When Everything Counts: Using Spanish Numbers - dummies

When Everything Counts: Using Spanish Numbers

By Gail Stein

After you know the Spanish numbers, you can sound like a native Spanish speaker by paying attention to the nuances of pronouncing and writing the numbers. Here are the rules to remember when using cardinal numbers in Spanish:

  • Uno (one), used only when counting, becomes un before a masculine noun and una before a feminine noun, whether the noun is singular or plural:

    • uno, dos, tres (one, two, three)

    • un niño y una niña (a boy and a girl)

    • sesenta y un dólares (61 dollars)

    • veintiuna (veinte y una) personas (21 people)

  • You use the conjunction y (and) only for numbers between 16 and 99. You don’t use it directly after hundreds:

    • ochenta y ocho (88)

    • doscientos treinta y siete (237)

  • You generally write the numbers 16–19 and 21–29 as one word. The numbers 16, 22, 23, and 26 have accents on the last syllable:

    • 16: dieciséis

    • 22: veintidós

    • 23: veintitrés

    • 26: veintiséis

  • When used before a masculine noun, veintiún (21) has an accent on the last syllable:

    • veintiún días (21 days)

    • veintiuna semanas (21 weeks)

  • Ciento (100) becomes cien before nouns of either gender and before the numbers mil and millones. Before all other numbers, you use ciento. Un (one), which you don’t use before cien(to) or mil, comes before millón. When a noun follows millón, you put the preposition de between millón and the noun. Millón drops its accent in the plural (millones):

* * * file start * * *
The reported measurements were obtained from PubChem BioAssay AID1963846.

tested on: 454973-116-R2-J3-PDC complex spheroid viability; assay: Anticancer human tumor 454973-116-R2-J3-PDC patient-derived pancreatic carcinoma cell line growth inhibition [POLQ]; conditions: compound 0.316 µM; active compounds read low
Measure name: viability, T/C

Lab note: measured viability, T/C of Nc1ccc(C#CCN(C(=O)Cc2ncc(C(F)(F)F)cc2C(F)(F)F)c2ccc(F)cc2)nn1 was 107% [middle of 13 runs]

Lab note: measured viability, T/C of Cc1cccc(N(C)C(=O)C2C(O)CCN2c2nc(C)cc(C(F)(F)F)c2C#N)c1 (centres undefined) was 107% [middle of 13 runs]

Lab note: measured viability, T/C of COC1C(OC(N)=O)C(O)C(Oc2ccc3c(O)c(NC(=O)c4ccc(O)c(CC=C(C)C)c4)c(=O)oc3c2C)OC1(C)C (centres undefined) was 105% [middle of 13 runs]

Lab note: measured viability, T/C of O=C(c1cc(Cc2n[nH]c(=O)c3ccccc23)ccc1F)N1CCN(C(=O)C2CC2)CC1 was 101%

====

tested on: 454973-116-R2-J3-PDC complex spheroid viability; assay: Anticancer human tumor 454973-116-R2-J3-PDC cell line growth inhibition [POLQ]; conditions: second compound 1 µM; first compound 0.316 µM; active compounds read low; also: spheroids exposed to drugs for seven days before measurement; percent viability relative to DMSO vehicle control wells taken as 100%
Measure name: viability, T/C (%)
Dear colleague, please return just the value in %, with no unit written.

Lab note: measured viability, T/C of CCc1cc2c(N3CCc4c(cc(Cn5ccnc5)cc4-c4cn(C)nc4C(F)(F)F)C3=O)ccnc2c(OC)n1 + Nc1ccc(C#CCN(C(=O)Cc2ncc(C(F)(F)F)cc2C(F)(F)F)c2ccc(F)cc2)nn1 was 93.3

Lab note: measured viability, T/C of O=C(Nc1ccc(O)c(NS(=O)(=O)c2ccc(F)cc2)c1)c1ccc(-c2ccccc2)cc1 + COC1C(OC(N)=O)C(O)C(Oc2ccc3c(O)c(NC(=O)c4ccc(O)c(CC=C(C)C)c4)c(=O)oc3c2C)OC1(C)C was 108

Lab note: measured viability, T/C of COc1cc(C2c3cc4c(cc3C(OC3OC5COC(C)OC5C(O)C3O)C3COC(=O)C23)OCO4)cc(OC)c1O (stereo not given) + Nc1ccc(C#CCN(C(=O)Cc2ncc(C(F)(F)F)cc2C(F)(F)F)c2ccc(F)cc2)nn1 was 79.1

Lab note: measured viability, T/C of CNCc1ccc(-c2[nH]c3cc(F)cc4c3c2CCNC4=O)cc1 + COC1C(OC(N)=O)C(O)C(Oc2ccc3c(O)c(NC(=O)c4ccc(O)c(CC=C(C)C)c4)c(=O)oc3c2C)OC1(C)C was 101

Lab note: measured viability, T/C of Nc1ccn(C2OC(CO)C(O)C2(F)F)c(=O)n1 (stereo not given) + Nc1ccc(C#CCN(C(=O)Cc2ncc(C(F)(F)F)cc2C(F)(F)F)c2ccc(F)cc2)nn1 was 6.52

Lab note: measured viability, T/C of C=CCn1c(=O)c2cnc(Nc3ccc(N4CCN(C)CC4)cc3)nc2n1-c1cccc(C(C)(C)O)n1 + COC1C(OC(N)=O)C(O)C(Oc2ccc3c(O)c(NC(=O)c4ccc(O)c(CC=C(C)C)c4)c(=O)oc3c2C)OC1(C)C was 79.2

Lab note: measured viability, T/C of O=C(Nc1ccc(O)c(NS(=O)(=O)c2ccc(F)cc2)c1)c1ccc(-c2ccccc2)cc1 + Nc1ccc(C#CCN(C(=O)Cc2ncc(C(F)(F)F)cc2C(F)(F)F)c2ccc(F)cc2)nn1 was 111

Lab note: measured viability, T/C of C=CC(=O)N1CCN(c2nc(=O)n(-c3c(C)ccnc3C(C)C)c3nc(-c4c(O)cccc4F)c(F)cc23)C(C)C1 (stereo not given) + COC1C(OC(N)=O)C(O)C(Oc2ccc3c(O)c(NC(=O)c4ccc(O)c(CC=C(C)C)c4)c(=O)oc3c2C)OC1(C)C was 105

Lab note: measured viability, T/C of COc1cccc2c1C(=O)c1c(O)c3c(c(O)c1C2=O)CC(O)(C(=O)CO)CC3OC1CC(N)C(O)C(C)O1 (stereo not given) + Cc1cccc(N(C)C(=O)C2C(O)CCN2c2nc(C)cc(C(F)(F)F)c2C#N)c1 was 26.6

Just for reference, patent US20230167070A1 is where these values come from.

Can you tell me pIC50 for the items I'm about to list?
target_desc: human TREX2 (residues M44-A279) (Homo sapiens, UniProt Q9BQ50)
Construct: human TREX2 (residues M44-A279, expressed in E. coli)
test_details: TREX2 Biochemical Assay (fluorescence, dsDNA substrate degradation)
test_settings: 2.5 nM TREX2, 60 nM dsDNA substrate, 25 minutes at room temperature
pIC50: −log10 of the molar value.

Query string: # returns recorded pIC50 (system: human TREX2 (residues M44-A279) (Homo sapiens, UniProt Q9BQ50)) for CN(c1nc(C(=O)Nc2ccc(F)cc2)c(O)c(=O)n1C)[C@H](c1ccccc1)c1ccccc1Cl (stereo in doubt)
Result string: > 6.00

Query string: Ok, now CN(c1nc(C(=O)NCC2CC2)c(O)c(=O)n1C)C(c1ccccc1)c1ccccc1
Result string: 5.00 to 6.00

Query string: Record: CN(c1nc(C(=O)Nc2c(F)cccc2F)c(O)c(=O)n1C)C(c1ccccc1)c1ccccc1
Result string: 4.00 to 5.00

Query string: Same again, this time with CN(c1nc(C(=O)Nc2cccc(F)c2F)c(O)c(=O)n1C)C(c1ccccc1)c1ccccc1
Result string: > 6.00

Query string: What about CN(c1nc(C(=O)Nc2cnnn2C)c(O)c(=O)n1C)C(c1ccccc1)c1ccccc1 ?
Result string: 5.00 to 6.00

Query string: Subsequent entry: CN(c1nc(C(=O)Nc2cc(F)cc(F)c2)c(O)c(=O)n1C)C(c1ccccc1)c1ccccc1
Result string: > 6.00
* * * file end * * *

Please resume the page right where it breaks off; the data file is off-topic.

• cien sombreros (100 hats)

    • cien blusas (100 blouses)

    • cien mil millas (100,000 miles)

    • cien millones de dólares (100 million dollars)

    • ciento noventa acres (190 acres)

    • mil posibilidades (1,000 possibilities)

    • un millón de razones (1,000,000 reasons)

  • In compounds of ciento (doscientos, trescientos), there must be agreement with a feminine noun:

    • cuatrocientos pesos (400 pesos)

    • seisientas pesetas (600 pesetas)

  • You use cardinal numbers when expressing the first part of an address:

    • mil seiscientos Avenida Pennsylvania (1600 Pennsylvania Avenue)

English speakers generally write the number 1 in one short, downward stroke. In the Spanish-speaking world, however, the number 1 has a little hook on top, which makes it look like a 7. So to distinguish a 1 from a 7, you put a line through the 7.

When it comes to numerals and decimals, Spanish uses commas where English uses periods, and vice versa:

Commas and Periods in English and Spanish Numbers
English Spanish
6,000 6.000
0.75 0,75
$1,999.99 $1.999,99